During the 3rd Annual National Black Family Technology Week, held Feb. 2-10, 2001, in New York City, I sat on this panel called the "Digital Divide," and I was quoted as saying "Too many people think entertainment and basketball are the way out of their existence rather than starting a business. I blame the low interest in computers on the many entertainers and sports figures who glorify only quick money and flashy clothes," in the Final Call's online edition. I still believe this to a certain extent. Granted, I see lots of us building community online, making these very creative Websites, and creating this online identities, and by extension branding ourselves. I've even written about the potential for increasing positive communication between black males and females called "Imagining a Gender Neutral Black Male/Female Relationship," for's special edition on "Gender Issues in Sepia Space." But technology isn't just about the Web and being online. I see so many of us black folx as being consumers of technology, more than creators of technology, and by extension I suppose that means entrepreneurs. There is no black Bill Gates or Steve Jobs. How come?? There very well could be. When I worked at, I had a mission that was twofold. To dispel the myth of the digital divide, and to show that blacks were utilizing technology in novel ways.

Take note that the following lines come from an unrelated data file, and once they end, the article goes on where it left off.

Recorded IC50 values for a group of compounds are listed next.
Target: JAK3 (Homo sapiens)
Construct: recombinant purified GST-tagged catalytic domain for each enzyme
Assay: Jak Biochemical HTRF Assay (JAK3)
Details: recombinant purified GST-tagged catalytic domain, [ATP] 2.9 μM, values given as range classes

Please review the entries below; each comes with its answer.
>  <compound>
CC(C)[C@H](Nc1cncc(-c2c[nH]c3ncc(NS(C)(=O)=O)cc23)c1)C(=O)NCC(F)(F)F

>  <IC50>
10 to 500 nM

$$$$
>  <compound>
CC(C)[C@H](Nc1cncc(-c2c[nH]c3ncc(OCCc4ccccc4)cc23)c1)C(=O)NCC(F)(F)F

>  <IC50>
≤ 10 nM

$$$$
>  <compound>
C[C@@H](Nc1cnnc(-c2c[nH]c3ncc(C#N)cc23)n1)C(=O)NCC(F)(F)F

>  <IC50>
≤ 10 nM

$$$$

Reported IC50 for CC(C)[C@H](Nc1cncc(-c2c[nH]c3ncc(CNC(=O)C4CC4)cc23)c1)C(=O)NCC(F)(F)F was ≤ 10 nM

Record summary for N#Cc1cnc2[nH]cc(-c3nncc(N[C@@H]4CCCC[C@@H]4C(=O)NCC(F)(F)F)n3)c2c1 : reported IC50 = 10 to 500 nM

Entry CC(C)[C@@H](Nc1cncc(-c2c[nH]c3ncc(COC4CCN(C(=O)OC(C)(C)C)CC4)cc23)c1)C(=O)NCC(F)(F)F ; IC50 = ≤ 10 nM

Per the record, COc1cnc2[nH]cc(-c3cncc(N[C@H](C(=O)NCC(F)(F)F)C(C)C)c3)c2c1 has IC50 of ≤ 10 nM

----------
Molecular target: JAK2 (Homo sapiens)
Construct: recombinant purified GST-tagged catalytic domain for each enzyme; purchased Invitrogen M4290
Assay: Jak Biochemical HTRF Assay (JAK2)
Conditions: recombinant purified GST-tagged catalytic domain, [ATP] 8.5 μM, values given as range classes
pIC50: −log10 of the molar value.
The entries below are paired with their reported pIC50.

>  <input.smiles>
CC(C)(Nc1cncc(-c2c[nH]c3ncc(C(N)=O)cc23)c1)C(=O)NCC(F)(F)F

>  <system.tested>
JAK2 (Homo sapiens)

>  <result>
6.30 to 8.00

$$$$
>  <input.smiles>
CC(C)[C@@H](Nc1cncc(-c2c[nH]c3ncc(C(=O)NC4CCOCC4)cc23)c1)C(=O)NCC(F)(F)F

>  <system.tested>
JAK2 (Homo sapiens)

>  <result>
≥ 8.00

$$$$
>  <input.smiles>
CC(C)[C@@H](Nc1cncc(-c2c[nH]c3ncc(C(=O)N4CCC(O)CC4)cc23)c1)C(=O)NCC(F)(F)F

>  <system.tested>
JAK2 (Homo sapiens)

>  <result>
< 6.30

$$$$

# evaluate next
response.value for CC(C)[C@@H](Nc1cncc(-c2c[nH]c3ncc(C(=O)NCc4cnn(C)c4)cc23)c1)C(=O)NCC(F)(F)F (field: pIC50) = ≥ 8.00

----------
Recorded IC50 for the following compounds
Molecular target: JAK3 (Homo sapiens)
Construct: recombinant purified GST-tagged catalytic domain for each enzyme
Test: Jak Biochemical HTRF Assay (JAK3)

But what should we be doing? Sharing our knowledge. Making sure youth really understand that this is really the information era, and that traditional skills are not going to be enough to be successful in this society. That math and science studies are still not stressed for black youth upsets me. That many schools are not wired upsets me. Or you have these wired schools where the kids know more about computers than their teachers, and that's bad. That's not education. And education with computers is not just making presentations and doing research on the Web. It's working with math, science, and other educational applications, and writing hard core programs. I see a lot going on in educational technology, but not enough of it is coming through the public school systems at the lowest economic levels in our society.

IT has changed our lives in myriad ways, but what will we do to become innovators in this IT age and to push IT further? That's what we should be thinking about.

Name seven places that you are likely to be seen in New York, and why.

I don't hang out much nowadays, but I'll give this a whirl. I think it's going to be pretty basic.

1. Co-op City in the Bronx - it's the foundation and where the fam still resides.

2. College Park in ATL - that's where the significant other is living right now.